Code of Practice: Monitoring and Alarm Receiving Centre (MARC) requirements (2005) – This Code of Practice applies to all Monitoring and Alarm Receiving Centres (MARCs) that monitor alarm systems requiring an emergency response. The Code was prepared by a joint committee comprising members of CoESS and Euralarm. Please click here to download this Code of Practice in English.
Health & safety
Health and safety in the private security sector: identifying the risks (2003) – CoESS published this manual to answer the industry’s need and commitment to prevent health and safety risks in the workplace. This manual is available in four languages DE EN ES RO
Position papers and comments
- Please click here to download the Position Paper in English.
- Please click here to download the Position Paper in French.
- Please click here to download the Position Paper in German.
- Please click here to download the Position Paper in Spanish.
CoESS response to the European Commission Consultation on an Industrial Policy for the Security Industry (2011) – Please click here to download the response in English.
CoESS comments on the European Commission first-phase Consultation on Reviewing the Working Time Directive (2010) – Please click here to download the comments in English.
CoESS comments on the European Commission Consultation of the European social partners for a Review of the Implementation of the Commission Communication and Decision of 20 May 1998 (2008) – Please click here to download the comments in English.
CoESS comments on the European Commission Consultation of European social partners on the Reconciliation of Professional, Private and Family Life (2006) – Please click here to download the comments in English.
CoESS position paper on the European Commission’s Proposal for a Directive on Services in the Internal Market – Specific considerations with regard to authorisation schemes and the country of origin principle (2005) – Please click here to download the position paper in English or in French.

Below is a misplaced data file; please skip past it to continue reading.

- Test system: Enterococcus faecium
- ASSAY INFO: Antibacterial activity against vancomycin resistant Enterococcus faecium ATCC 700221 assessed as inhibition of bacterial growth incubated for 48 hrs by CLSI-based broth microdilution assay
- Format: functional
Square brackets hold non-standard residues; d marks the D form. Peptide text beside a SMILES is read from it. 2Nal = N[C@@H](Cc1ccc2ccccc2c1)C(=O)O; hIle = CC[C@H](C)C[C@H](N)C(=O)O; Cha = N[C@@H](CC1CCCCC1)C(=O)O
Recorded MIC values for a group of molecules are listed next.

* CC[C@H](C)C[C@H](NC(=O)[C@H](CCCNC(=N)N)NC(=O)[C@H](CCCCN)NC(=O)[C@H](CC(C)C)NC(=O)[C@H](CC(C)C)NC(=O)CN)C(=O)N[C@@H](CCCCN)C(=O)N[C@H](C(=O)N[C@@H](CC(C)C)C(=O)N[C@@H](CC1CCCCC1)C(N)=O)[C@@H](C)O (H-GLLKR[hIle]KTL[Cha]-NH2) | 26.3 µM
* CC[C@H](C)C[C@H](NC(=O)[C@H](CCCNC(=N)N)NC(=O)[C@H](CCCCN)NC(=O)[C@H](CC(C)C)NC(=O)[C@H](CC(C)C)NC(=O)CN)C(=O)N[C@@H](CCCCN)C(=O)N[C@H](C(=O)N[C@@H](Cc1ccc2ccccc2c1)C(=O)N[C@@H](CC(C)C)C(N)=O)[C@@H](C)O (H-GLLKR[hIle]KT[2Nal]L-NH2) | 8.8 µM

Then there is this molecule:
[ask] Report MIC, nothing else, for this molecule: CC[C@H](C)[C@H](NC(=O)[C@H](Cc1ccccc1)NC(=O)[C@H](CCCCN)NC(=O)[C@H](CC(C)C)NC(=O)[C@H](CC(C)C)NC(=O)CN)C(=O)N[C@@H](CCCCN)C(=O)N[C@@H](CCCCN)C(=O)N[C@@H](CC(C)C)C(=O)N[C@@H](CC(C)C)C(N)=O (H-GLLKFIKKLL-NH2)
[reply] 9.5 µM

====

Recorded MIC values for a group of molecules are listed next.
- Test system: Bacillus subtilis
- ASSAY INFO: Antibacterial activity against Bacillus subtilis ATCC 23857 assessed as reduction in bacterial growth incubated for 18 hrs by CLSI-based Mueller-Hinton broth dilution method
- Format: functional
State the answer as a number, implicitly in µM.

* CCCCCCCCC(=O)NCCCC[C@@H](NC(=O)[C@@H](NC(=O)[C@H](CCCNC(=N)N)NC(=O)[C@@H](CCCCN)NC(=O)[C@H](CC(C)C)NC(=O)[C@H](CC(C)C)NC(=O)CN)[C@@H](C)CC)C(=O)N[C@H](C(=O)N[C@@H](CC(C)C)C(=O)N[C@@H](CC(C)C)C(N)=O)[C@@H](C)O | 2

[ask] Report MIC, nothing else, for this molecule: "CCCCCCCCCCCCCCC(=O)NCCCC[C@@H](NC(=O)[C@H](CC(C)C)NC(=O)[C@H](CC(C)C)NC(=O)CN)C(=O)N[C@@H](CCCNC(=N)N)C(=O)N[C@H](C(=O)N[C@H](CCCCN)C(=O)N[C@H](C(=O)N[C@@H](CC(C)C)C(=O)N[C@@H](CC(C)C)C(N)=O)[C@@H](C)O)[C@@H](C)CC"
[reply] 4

CoESS position paper on the impact of the draft Directive on Services in the Internal Market on the European private security industry (2005) – Please click here to download the position paper in English.
Joint CoESS/ESTA position paper on the draft Directive on Services in the Internal Market (2005) – Please click to download the position paper DE EN FR
CoESS comments on the European Commission Consultation of the social partners on the European Commission Staff Working Document ‘Towards a European Qualifications Framework (EQF) for Lifelong Learning’ (2005) – Please click here to download the comments in English.
CoESS comments on the European Commission second-phase Consultation of the social partners on the Simplification of the Provisions of the ‘Health and Safety at Work’ Directives concerning the Reports on their Practical Implementation (2005) – Please click here to download the comments in English.
CoESS position paper on DIN Proposal 77200 for European Standardisation of Security Services and CEN Resolution BT C012/2004 on the creation of a new Task Force BT/TF/167 ‘Security Services’ (2004) – Please click here to download the position paper in English.
CoESS position paper on the European Commission’s Proposal for a Directive on Services in the Internal Market (2004) – Please click here to download the position paper in English.